The state says the fire risk map did not affect insurance [Baker City Herald, Ore.]

The state says the fire risk map did not affect insurance [Baker City Herald, Ore.]

Aug. 15—Oregon’s insurance companies have not used, and do not plan to use, a fire risk dispute resolution map when determining potential damages or costs, according to a study released by the state agency on Friday, Aug. 12.

The results of this study contradict one of the complaints it originated Oregon Department of Forestry remove the map that has been released to the public June 30.

Homeowners and state lawmakers cited cases in which people whose properties were deemed at high risk for fire on the map had problems with their insurance, including policies that were not extended.

But a Oregon Division of Financial Regulation On Friday he said in a press release that “insurance companies are Oregon they have not used, and currently have no plans to use, fire risk maps for decision making. “

The hazard map is part of Senate Bill 762, a 2021 bill passed by the Legislature. Oregon Gov. Kate Brown signed into law.

The law addresses a number of issues related to wildfires in the state, including wildfire prevention and protecting rural buildings from fires. The bill required the government to draw a map, by June 30, 2022to indicate the risk of wildfires to each of the Oregon to 1.8 million in taxes.

Oregon Department of Forestry and Oregon State University they agreed on the creation of a map, which, in addition to the level of danger, showed which elements are within what is known as the nature of wildness – WUI, areas in and near forests and areas where wildfires tend to occur.

Homeowners who are within the WUI and have been rated as high or dangerous may be required, under Senate Bill 762, to take measures, such as tree trimming, to protect their property. The residents may also have to comply with strict building codes.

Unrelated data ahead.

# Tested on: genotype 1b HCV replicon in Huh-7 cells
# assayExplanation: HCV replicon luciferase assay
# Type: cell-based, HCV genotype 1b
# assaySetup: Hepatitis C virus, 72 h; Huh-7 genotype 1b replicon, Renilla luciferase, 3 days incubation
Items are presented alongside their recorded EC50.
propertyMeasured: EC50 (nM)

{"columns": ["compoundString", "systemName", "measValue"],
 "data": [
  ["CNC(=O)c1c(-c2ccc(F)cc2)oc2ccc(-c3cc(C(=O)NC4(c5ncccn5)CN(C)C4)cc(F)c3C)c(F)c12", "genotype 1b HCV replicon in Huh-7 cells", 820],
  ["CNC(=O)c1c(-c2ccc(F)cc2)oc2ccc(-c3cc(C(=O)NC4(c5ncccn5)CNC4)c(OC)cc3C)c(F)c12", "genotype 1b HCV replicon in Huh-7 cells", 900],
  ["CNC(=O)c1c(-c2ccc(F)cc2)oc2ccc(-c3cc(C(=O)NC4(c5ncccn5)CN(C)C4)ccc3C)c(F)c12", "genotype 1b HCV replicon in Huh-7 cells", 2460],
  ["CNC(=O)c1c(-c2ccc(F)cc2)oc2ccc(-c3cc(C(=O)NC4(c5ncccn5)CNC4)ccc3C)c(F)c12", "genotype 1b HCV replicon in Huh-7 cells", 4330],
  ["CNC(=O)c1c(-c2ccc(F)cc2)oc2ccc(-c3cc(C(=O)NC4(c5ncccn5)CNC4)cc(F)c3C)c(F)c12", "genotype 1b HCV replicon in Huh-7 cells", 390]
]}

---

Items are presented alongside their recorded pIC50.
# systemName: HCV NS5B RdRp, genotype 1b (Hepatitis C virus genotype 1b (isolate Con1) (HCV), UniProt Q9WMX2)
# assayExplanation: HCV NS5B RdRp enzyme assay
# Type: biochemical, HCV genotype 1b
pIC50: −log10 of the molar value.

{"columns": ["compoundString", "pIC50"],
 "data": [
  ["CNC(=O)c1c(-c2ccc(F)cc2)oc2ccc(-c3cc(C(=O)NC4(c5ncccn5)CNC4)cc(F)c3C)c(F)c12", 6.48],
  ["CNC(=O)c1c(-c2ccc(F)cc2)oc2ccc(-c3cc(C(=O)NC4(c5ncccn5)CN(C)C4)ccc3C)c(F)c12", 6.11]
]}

But concerns about how the fire hazard map will affect residents’ insurance have sparked many complaints, including from City of Baker County two senators, Sen. Lynn FindleyR-Valeand Rep. Mark OwensR-Crane.

State Forester Cal is on fire he announced Aug. 3 that the map has been removed and replaced.

Mukumoto said the government did not hesitate to inform people about the map and ask people to comment on the map.

As for the controversy surrounding the map affecting the insurance industry, government officials say this is baseless.

According to Division of Financial Regulationbefore the government releases the map June 30The insurance company officials told the government, which the press release described as “unstructured negotiations,” that they do not want to use the upcoming map.

Get started Aug. 2after hearing concerns from residents that the risk map is affecting the provision of insurance, the government conducted a survey of insurance companies, which are required by state law to answer honestly, according to the newspaper.

The government surveyed about 150 insurance companies that provide coverage for homeowners Oregon to answer these questions:

-Does the company use state maps for testing or writing?

(The valuation determines the value of the asset, and the underwriting is a way of assessing the risk of issuing a policy.)

-Does the company use the state map for any other purpose?

-Does the company plan to use the state map for any purpose in the future?

According to the press release, both companies said they do not use maps for reading or writing, nor do they intend to use them.

The press release also stated that the state has not received requests for insurance changes that include a fire hazard map as a feature.

“This confirms what we knew: Insurance companies are not using fire risk maps,” Oregon Insurance Commissioner. Andrew Stolfi he said in a press release. “Insurance companies have been using their risk maps and other risk management tools to assess wildfire risk for many years in making reading and writing decisions. Their risk maps, as well as discussion of new wildfire risk maps. We encourage insurers and agents to be careful with how they report labeling decisions and ratings.”

Consumers with questions or complaints about insurance can contact Financial Regulation’s section call consumer advocacy at 888-877-4894 (toll free) or file a complaint online at

Get started Thursday, Aug. 11and Division of Financial Regulation issued a statement, signed by Stolfi, to all insurance companies selling homeowner’s policies expressing concerns about companies using fire risk maps.

The article stated that although the companies refused to use the map, “it may be a violation of the Insurance Act to falsely claim that it will be added or decisions to prevent the publication of the fire risk map.”

“It is very important that consumers receive accurate information about the decisions they make in their decision-making process,” the bulletin says.


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